Comedian Adam Newman’s credits are as unusual and diverse as the themes he explores in his new special. He’s been seen on Letterman, Silicon Valley, The Tyra Banks Show, and Animal Planet’s We Love Puppies. In his new Seeso special Fuzzies (streaming now) he tackles subjects like the dark side of The Jetsons, his lost opportunity to play a role in the sequel to the cult horror comedy WolfCop, and the titular phenomenon of tiny pieces of fabric mysteriously getting stuck to his genitals. Oh, and he also manages to set the record for World’s Highest Mic Drop. I talked to Newman the day after the Super Bowl about his new special, his affinity for Athens, Georgia, and the cure for fuzzies.
How are you feeling after the big day yesterday?
The football day?
Actually, I was referencing the puppy thing on Animal Planet.
That was actually the most excited I’ve been about being on anything ever. Late last year I got a random email that was like, “Hey, do you want to be on this Animal Planet talking head show called We Love Puppies?” I was like, “Are you kidding me? That’s as good as it gets for me.” I think when I signed with my agent they said, “If you were to ever host a show what would it be?” I said, “Anything sports or dog related.” We Love Puppies aired on January 1st, but then they re-ran it and rebranded it for Puppy Bowl as a lead-in. Jungle Jack Hanna is on it. I got to meet a cheetah cub that day. I wish it wasn’t a one-off. I wish it was like a Best Week Ever weekly thing because that would pretty much be my dream job, I think.
Sometimes you put something out into the universe and it eventually comes your way.
Maybe there’s some kind of connection between the puppy thing and WolfCop. Even though WolfCop never came to fruition, it was close.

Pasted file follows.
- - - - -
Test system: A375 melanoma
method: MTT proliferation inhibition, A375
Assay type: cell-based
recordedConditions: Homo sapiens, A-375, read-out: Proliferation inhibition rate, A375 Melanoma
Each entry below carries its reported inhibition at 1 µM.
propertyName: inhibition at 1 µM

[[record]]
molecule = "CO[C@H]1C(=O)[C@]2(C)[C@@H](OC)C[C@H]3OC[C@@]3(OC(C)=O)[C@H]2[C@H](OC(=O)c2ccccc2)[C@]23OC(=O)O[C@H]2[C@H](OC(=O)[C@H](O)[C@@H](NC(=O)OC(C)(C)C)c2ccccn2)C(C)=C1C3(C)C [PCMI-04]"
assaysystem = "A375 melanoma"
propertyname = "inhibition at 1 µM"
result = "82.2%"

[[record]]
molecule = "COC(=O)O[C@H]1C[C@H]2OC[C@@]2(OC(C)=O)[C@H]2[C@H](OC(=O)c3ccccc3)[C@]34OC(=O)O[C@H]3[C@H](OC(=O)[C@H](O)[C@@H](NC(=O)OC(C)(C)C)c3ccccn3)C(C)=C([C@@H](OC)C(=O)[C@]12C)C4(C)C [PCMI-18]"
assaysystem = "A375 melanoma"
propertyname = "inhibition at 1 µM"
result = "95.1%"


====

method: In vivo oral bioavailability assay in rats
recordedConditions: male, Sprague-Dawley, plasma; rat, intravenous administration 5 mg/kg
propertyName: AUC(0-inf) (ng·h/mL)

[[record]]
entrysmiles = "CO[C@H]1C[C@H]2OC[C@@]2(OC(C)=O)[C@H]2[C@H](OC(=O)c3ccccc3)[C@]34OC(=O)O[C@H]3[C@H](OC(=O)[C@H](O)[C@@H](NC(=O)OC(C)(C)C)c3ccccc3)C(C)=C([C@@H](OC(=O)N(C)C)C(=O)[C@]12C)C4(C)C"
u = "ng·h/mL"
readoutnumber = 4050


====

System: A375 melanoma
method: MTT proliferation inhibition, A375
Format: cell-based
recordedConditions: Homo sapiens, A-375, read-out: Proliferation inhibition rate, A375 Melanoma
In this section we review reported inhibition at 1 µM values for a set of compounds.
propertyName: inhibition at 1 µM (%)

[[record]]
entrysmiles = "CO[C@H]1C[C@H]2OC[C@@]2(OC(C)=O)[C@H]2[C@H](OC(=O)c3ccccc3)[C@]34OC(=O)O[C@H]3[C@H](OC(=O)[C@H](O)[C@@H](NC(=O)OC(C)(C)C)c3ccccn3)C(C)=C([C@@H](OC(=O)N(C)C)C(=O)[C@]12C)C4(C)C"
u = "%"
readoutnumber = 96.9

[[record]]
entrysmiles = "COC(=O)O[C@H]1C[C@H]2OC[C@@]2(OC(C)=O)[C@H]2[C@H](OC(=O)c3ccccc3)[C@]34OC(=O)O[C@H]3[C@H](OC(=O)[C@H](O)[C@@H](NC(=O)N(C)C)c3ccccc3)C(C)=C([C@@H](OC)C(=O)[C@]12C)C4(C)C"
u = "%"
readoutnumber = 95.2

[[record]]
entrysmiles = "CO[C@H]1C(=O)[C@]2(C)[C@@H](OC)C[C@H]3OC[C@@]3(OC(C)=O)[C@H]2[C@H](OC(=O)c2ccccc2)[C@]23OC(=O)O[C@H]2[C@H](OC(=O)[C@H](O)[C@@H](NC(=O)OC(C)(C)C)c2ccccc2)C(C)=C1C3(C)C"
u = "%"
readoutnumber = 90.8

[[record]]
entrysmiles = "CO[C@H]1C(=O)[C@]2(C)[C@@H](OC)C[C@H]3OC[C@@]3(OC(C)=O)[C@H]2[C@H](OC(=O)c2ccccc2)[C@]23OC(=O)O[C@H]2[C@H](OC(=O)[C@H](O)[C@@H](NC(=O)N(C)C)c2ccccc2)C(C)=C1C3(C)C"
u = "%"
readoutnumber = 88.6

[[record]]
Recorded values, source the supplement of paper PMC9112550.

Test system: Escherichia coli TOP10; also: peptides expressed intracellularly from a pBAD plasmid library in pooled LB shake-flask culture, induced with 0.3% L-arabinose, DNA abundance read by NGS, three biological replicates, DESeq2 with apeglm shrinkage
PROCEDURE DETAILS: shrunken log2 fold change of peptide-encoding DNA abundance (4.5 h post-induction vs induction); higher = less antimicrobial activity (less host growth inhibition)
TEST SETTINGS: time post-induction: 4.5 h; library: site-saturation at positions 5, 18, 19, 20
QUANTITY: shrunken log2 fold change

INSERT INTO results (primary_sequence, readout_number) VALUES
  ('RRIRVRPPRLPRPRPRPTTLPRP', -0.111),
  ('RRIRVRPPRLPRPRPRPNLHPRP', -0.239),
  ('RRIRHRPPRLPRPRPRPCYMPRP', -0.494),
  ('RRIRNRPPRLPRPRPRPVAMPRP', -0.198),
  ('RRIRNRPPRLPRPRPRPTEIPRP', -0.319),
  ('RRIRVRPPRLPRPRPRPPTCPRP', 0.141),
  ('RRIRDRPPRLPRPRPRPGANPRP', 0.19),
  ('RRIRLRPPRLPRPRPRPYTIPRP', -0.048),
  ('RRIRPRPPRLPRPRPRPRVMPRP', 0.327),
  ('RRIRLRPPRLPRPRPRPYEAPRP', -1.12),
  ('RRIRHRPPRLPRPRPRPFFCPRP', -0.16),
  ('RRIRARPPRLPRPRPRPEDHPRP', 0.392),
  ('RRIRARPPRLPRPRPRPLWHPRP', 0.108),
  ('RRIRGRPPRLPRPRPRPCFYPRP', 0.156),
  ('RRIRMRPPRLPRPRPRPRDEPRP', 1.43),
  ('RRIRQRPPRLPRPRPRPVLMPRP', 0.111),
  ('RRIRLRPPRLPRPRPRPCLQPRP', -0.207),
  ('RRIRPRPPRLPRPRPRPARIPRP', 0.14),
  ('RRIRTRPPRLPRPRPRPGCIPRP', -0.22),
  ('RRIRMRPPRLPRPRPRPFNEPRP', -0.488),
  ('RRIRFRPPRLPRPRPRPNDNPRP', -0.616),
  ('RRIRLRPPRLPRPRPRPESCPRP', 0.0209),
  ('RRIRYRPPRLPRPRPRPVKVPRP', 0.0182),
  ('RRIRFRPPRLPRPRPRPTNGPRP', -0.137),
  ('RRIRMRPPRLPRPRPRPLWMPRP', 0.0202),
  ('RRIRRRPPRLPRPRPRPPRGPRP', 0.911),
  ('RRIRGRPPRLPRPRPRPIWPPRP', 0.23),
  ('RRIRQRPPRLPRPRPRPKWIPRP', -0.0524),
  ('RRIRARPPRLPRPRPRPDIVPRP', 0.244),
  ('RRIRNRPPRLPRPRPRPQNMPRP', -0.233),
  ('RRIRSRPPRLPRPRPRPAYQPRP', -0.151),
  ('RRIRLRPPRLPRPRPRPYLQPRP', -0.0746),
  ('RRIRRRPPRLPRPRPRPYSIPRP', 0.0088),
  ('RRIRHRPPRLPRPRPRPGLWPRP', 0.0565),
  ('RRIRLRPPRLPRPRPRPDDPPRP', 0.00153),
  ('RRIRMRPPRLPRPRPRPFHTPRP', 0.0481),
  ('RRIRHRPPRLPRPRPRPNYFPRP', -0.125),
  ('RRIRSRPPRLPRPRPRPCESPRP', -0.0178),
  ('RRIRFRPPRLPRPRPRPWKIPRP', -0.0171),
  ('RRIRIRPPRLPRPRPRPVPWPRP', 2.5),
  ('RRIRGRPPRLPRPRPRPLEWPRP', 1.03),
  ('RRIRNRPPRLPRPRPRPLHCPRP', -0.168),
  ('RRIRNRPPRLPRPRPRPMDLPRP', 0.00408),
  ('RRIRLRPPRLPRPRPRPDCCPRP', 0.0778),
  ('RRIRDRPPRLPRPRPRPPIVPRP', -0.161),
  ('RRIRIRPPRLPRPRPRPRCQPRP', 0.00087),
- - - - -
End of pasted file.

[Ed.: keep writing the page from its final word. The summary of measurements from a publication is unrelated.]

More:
It was so close. I got the offer. Usually when there’s an offer it’s a done deal. I had the offer, the dates, the script, and then a couple days before, they just pulled it. The version of this story on the special is shorter. There’s a much more detailed version where I had previously tweeted with one of the producers about how I would be willing to do it for free. Then they gave me an offer for more money and all this stuff. The producer was like, “He said he would do it for free,” and then they pulled the offer. I was very disappointed I did not get to be in WolfCop 2 so I take out my anger in the second half of the WolfCop bit.
You’ve released two albums and a Comedy Central Half Hour, but this is your first full-length special. Why did you feel that now was the right time in your comedy career to do a special?
I think of a lot of comedians would have the same answer. I had an hour that I’d been touring on for probably over a year. It had been over a year of having an hour that I was happy with, that all fit together, felt seamless, and was really fun to perform. At the same time I was getting really antsy to write new material so it felt like a good time to document it, put it out, and start working on a new hour. I was ready to start writing again. I had ideas – some a little more outside of the box – that I was getting anxious to put together.
You named the special Fuzzies after what you thought was a strictly male phenomenon of having a small piece of fuzz stuck to the end of your dick after wearing a new pair of sweatpants. I’ve found the same problem with new pairs of underwear. You need a couple of washes before that stops being a problem.
Yeah, it’s crazy. I say in that bit that I was asking a female comedian friend about it. Before I lived in LA I would stay on Nicole Byer’s couch. Before you try a joke onstage you like to run it by a comedian buddy. I was asking Nicole if she knew about guys getting these fuzzy things on the tips of their dicks and she gave me the most insanely funny response that I could imagine, which was way funnier than the bit I was trying to write in the first place. She said she didn’t know that it happened to guys, but that she gets fuzzies in her pussy and that she has to “scoop them out of her stink ditch.” I almost called the special Stink Ditch, but I thought it was a little too aggressive. Fuzzies is a much cuter name and lent to much cuter artwork and cover art. But when you watch the special you see that it’s a very raunchy, nasty, but funny bit. So I have to think Nicole Byer for that one. Did I answer that question sufficiently or would you like to talk about your fuzzies experience as well? Because you’re saying that you need a few washes, but for me if I get a new pair of sweatpants or underwear…I love that new clothes feel. I don’t wash clothes before I wear them for the first time.